Tony's Reviews > Velocities: New and Selected Poems, 1966-1992

Velocities by Stephen Dobyns
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Mar 23, 08

bookshelves: poetry

Dobyns is a poet for those who like their language weave loose, narrative, funny, profound. It's not condensed poetry, in general (though some of the early poems, based on Anglo-Saxon riddles are gnomic, riddling, epigrammatic), but rather the wise-cracking writing of a poet with a great sense of sentence rhythm and of the arc of the page-and-a-half poem. He's darker than Billy Collins and funnier than Phil Levine, has both the comic and the tragic masks hanging on the walls of his poems.

Here's a good example of the sort of things that he does in this terrific collection:


Spiritual Chickens

A man eats a chicken every day for lunch,
and each day the ghost of another chicken
joins the crowd in the dining room. If he could
only see them! Hundreds and hundreds of spiritual
chickens, sitting on chairs, tables, covering
the floor, jammed shoulder to shoulder. At last
there is no more space and one of the chickens
is popped back across the spiritual plain to the earthly.
The man is in the process of picking his teeth.
Suddenly there’s a chicken at the end of the table,
strutting back and forth, not looking at the man
but knowing he is there, as is the way with chickens.
The man makes a grab for the chicken but his hand
passes right through her. He tries to hit the chicken
with a chair and the chair passes through her.
He calls in his wife but she can see nothing.
This is his own private chicken, even if he
fails to recognize her. How is he to know
this is a chicken he ate seven years ago
on a hot and steamy Wednesday in July,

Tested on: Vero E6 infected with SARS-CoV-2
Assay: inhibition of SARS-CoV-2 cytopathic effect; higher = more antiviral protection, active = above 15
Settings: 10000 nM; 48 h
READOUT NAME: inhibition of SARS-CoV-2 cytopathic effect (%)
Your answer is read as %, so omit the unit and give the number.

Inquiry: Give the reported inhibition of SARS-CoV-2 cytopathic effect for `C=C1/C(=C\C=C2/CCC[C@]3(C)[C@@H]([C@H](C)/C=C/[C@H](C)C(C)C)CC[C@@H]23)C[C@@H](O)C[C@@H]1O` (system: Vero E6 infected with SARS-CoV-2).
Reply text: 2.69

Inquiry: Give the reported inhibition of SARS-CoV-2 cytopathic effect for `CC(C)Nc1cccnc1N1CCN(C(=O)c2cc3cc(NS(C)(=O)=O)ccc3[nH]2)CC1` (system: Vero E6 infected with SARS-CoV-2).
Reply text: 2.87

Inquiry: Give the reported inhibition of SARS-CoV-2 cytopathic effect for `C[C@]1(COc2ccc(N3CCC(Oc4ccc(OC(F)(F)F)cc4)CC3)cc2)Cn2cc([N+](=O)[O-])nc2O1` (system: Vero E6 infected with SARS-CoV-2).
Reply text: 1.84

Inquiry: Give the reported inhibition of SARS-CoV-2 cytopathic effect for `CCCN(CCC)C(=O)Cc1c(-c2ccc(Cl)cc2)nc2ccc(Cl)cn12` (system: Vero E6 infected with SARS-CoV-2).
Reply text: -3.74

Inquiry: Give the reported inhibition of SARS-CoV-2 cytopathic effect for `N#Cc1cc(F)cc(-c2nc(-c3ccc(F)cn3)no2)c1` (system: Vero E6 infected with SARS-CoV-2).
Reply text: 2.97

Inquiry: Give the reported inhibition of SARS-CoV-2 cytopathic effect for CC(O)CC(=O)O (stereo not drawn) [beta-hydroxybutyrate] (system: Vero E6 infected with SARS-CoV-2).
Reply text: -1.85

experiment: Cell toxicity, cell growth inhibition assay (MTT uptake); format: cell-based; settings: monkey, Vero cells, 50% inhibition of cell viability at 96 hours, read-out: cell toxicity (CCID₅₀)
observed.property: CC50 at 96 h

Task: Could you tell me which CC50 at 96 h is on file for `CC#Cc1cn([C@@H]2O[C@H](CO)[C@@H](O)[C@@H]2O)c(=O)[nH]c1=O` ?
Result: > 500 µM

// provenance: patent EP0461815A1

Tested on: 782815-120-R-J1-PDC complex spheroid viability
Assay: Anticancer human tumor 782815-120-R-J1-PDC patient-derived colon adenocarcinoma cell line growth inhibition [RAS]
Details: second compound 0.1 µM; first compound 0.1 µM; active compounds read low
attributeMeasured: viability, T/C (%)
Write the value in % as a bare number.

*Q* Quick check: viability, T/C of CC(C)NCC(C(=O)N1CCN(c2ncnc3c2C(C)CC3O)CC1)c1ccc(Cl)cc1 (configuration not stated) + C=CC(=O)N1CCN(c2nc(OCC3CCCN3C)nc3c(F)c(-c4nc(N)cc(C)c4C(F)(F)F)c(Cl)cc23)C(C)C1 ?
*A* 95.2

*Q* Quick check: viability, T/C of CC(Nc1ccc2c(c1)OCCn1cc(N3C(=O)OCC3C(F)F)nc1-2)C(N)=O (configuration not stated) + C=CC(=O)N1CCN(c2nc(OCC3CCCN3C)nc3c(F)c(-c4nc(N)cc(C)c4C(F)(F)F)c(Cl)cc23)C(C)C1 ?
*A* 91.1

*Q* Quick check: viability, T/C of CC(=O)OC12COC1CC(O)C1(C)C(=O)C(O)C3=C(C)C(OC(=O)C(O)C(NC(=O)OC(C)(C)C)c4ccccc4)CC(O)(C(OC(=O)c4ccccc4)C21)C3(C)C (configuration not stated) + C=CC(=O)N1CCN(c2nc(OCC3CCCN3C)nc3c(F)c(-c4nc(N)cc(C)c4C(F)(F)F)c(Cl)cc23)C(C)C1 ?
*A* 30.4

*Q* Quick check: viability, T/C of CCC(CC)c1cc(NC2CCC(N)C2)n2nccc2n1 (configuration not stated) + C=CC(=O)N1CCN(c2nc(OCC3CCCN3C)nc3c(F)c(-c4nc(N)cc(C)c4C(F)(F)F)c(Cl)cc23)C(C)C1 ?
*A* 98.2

with a little tarragon, a little sour cream?
The man grows afraid. He runs out of his house
flapping his arms and making peculiar hops
until the authorities take him away for a cure.
Faced with the choice between something odd
in the world or something broken in his head,
he opts for the broken head. Certainly,
this is safer than putting his opinions
in jeopardy. Much better to think he had
imagined it, that he had made it happen.
Meanwhile, the chicken struts back and forth
at the end of the table. Here she was, jammed in
with the ghosts of six thousand dead hens, when
suddenly she has the whole place to herself.
Even the nervous man has disappeared. If she
had a brain, she would think she had caused it.
She would grow vain, egotistical, she would
look for someone to fight, but being a chicken
she can just enjoy it and make little squawks,
silent to all except the man who ate her,
who is far off banging his head against a wall
like someone trying to repair a leaky vessel,
making certain that nothing unpleasant gets in
or nothing of value falls out. How happy
he would have been to be born a chicken,
to be of good use to his fellow creatures
and rich in companionship after death.
As it is he is constantly being squeezed
between the world and his idea of the world.
Better to have a broken head—why surrender
his corner on truth?—better just to go crazy.
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